Wednesday, September 20, 2017

Property market health hinges on instalment lending

Unless lenders can help make housing more widely available through instalment plans 10 years or longer the property market will remain weak this year, say Yangon developers, but banks show little sign of being willing to extend their financing schemes.

Developers want more people to be able to buy apartments on instalment. Photo: EPADevelopers want more people to be able to buy apartments on instalment. Photo: EPA

The commercial capital’s property market has been lacklustre for years, but demand is clearly stronger for housing available on instalment, said Nay Min Thu, managing director of iMyanmarHouse.com. The firm’s website connects buyers and renters or land and housing with sellers, and the company organises regular property expos and real estate shows at which sales are made.

The government makes low-cost housing available through an eight year instalment system, provided by the partially state-owned Construction and Housing Development Bank, and such apartments are in high demand, said U Yan Aung, general manager of Asia Construction. In the private market meanwhile, where most sales are done through large down payments or a pre-sale system, interest is weak. U Yan Aung, like many developers, thinks the solution is for developers to link with banks and offer sales on instalments.

“The government is selling low-cost housing on eight-year instalment and demand is very good,” he said. “So the developers need to sell their units on at least five-year instalment, and if they don’t have the finances they need to join with banks. If sales can be made this way the property market will have a good 2017.”

Few developers have the cash to offer instalments without help from banks, which will need to provide loans in order to make a widespread instalment system a reality. And most developers think that it will take plans of 10 years or longer to return to the property market to its highs of earlier years.

U Nay Min Thu said that an iMyanmarHouse.com property expo in Yangon in December K17 billion worth of property was sold at prices ranging from K10 million up to K100 million, and on instalments ranging from one year to 10 years.

AYA Bank and KBZ were among the lenders providing instalments for property sold at that expo, he added.

“The market for property sales is gradualy shifting from pre-sales and large down payments to installments,” he said. “Buyers are much more interest in buying units on long instalments, but developers and local banks can only offer a maximum of 10 year instalments right now.”

iMyanmarHouse is planning a special property expo later this year at which only units available on long-term instalment will be available, he said.

But the longer the instalment the more loan interest rates present a problem. U Nay Min Thu said that buying on an instalment system typically involves a down payment of half the purchase price, with a bank charging the standard 13 percent interest – the maximum allowed – on the loan it provides for the other half.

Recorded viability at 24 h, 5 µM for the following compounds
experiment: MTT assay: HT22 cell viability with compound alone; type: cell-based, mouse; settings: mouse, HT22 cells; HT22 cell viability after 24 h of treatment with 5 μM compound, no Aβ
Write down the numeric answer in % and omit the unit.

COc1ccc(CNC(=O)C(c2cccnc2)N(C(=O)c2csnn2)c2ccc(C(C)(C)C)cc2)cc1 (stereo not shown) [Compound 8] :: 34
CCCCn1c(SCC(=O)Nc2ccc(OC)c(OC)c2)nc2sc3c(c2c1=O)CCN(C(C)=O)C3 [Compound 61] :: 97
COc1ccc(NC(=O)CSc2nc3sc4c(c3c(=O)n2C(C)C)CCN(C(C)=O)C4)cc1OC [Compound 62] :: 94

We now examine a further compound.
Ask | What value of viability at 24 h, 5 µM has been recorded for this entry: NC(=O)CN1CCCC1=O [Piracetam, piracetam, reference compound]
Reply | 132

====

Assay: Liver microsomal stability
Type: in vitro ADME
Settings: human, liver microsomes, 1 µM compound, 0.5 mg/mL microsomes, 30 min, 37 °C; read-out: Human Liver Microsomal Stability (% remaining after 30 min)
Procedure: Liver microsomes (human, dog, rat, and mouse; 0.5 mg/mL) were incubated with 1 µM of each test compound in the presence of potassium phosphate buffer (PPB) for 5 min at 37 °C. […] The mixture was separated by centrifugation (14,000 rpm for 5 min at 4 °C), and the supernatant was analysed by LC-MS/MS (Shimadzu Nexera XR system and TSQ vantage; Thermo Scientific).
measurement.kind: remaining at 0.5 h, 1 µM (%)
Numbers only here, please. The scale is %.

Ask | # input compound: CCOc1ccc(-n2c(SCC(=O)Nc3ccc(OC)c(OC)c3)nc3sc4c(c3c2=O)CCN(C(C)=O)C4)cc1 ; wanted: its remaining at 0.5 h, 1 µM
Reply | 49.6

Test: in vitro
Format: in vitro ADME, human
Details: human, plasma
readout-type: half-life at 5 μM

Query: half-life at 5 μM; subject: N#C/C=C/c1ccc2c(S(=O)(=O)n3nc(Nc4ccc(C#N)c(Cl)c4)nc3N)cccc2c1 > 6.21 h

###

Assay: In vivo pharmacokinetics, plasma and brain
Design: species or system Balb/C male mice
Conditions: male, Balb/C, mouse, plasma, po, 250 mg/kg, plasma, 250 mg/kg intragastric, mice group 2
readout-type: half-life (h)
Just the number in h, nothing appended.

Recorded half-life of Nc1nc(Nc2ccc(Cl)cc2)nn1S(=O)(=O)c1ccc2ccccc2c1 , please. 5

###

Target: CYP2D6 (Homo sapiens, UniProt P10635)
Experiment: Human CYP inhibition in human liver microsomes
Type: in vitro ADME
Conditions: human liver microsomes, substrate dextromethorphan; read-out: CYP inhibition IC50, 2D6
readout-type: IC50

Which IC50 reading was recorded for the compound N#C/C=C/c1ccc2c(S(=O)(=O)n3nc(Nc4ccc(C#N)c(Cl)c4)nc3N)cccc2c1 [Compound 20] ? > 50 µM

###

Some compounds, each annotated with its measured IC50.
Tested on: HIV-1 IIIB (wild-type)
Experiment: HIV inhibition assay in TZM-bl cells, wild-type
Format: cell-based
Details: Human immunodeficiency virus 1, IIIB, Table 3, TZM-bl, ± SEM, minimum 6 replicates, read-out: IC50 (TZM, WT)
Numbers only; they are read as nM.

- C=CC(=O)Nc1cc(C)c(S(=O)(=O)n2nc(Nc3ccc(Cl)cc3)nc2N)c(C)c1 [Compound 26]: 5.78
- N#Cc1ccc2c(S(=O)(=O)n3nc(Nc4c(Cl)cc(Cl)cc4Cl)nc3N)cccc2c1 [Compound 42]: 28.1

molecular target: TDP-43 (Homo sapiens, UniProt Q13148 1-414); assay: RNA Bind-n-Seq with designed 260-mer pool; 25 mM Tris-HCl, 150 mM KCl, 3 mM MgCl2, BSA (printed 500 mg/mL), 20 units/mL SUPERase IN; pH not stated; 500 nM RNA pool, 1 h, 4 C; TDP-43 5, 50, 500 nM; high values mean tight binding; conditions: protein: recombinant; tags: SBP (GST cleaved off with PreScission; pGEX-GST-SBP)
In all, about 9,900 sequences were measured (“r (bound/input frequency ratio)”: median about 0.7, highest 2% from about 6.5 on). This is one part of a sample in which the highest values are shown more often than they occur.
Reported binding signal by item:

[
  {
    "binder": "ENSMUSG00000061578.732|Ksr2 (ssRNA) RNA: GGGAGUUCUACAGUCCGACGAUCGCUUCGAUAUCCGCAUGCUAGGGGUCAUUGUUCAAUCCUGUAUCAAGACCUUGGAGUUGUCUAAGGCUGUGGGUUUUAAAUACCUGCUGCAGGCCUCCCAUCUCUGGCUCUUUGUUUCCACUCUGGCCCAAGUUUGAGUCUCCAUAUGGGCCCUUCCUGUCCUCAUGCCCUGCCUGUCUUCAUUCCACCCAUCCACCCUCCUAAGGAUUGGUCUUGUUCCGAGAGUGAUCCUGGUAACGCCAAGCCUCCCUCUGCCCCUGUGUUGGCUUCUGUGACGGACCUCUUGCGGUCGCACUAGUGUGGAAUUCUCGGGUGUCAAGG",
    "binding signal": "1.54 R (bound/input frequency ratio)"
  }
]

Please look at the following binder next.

“A 13pc a year interest rate is a lot for buyers wanting to purchase a unit on almost a decade of instalments,” he said. “We need to make a lower interest rate for instalment-buyers.”

U Aung Min, director of Myat Min construction, said that it would take a policy change or at least clear rules and regulations to help banks offer lower interest rates. Local lenders have only started providing installments longer than five years in the last two years or so, although he said that they are keen to try to expand this service.

Lenders, however, remain tight-lipped over any plans to lengthen installments. CB Bank and AYA Bank, two of the largest private banks in Myanmar, declined to comment on the outlook for making longer installment programs more available. A spokesperson for KBZ, the largest private lender, said that a lack of legal framework for instalment home loans made things difficult. As to KBZ’s plans, the spokesperson would only say that like many banks it was able to provide instalment plans of between five and 10 years.

There is no regulation that would prevent an instalment plan longer than 10 years, but Myanmar as yet has no credit bureau that would help lenders analyse credit risk.

Although getting 10-year installments is proving difficult, what Myanmar ultimately needs is the option for 30-year loans and mortgages, which are available in other countries, said U Nay Min Thu.

While private banks remained taciturn about their own instalment plans, several pointed to CHD Bank, which is part owned by the Ministry of Construction and has been vocal about its desire to offer more attractive financing plans for buyers of low-cost government housing.

U Win Zaw, chair of CHD bank, said the lender is planning to lengthen its instalment options to include a 15-year plan. At present the longest instalment CHD Bank offers is eight.

But in order push out to 15 years the bank needs more funding, and is waiting for the government to respond to its request for a state loan.

“If the government gives the loan, we will start selling units with 15-year instalments,” he said, adding that CHD Bank also plans to start negotiating with developers to help people buy private sector housing on instalments too.

“At the moment we can give loans to buyers of government housings that implemented by the Ministry of Construction,” he told The Myanmar Times. “Though we have a plan to give loans to people buying units built in private sector projects, we’re not able to at present because we need to hold detailed negotiations with each developer.”